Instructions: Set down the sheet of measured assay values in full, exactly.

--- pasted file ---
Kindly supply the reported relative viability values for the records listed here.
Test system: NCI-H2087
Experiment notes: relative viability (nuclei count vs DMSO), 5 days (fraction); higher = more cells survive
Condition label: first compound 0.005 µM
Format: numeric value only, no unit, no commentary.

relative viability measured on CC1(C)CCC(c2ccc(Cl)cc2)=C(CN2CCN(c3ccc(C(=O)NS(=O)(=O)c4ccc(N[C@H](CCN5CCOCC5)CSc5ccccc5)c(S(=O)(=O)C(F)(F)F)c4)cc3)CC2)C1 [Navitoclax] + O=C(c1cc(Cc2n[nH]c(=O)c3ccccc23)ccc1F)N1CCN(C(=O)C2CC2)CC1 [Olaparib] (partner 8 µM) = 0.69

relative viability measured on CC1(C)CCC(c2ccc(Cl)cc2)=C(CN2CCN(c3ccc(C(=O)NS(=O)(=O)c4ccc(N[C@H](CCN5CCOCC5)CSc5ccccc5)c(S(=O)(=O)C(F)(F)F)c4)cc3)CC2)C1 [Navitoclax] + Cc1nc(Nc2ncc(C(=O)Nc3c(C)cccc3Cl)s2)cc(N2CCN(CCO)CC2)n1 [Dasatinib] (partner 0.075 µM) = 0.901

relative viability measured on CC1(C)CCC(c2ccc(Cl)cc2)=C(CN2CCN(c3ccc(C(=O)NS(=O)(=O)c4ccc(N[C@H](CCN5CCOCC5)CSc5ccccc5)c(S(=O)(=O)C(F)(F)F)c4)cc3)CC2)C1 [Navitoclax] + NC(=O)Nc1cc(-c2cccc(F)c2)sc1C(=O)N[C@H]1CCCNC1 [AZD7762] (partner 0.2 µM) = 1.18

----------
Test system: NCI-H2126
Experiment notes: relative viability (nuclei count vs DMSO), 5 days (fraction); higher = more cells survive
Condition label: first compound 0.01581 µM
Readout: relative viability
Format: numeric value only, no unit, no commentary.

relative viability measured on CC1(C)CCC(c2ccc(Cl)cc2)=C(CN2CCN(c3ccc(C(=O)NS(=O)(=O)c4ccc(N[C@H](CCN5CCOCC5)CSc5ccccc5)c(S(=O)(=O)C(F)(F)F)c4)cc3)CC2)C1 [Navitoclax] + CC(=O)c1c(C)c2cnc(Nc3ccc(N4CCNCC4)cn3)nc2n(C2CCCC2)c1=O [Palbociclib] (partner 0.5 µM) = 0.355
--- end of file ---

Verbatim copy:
Kindly supply the reported relative viability values for the records listed here.
Test system: NCI-H2087
Experiment notes: relative viability (nuclei count vs DMSO), 5 days (fraction); higher = more cells survive
Condition label: first compound 0.005 µM
Format: numeric value only, no unit, no commentary.

relative viability measured on CC1(C)CCC(c2ccc(Cl)cc2)=C(CN2CCN(c3ccc(C(=O)NS(=O)(=O)c4ccc(N[C@H](CCN5CCOCC5)CSc5ccccc5)c(S(=O)(=O)C(F)(F)F)c4)cc3)CC2)C1 [Navitoclax] + O=C(c1cc(Cc2n[nH]c(=O)c3ccccc23)ccc1F)N1CCN(C(=O)C2CC2)CC1 [Olaparib] (partner 8 µM) = 0.69

relative viability measured on CC1(C)CCC(c2ccc(Cl)cc2)=C(CN2CCN(c3ccc(C(=O)NS(=O)(=O)c4ccc(N[C@H](CCN5CCOCC5)CSc5ccccc5)c(S(=O)(=O)C(F)(F)F)c4)cc3)CC2)C1 [Navitoclax] + Cc1nc(Nc2ncc(C(=O)Nc3c(C)cccc3Cl)s2)cc(N2CCN(CCO)CC2)n1 [Dasatinib] (partner 0.075 µM) = 0.901

relative viability measured on CC1(C)CCC(c2ccc(Cl)cc2)=C(CN2CCN(c3ccc(C(=O)NS(=O)(=O)c4ccc(N[C@H](CCN5CCOCC5)CSc5ccccc5)c(S(=O)(=O)C(F)(F)F)c4)cc3)CC2)C1 [Navitoclax] + NC(=O)Nc1cc(-c2cccc(F)c2)sc1C(=O)N[C@H]1CCCNC1 [AZD7762] (partner 0.2 µM) = 1.18

----------
Test system: NCI-H2126
Experiment notes: relative viability (nuclei count vs DMSO), 5 days (fraction); higher = more cells survive
Condition label: first compound 0.01581 µM
Readout: relative viability
Format: numeric value only, no unit, no commentary.

relative viability measured on CC1(C)CCC(c2ccc(Cl)cc2)=C(CN2CCN(c3ccc(C(=O)NS(=O)(=O)c4ccc(N[C@H](CCN5CCOCC5)CSc5ccccc5)c(S(=O)(=O)C(F)(F)F)c4)cc3)CC2)C1 [Navitoclax] + CC(=O)c1c(C)c2cnc(Nc3ccc(N4CCNCC4)cn3)nc2n(C2CCCC2)c1=O [Palbociclib] (partner 0.5 µM) = 0.355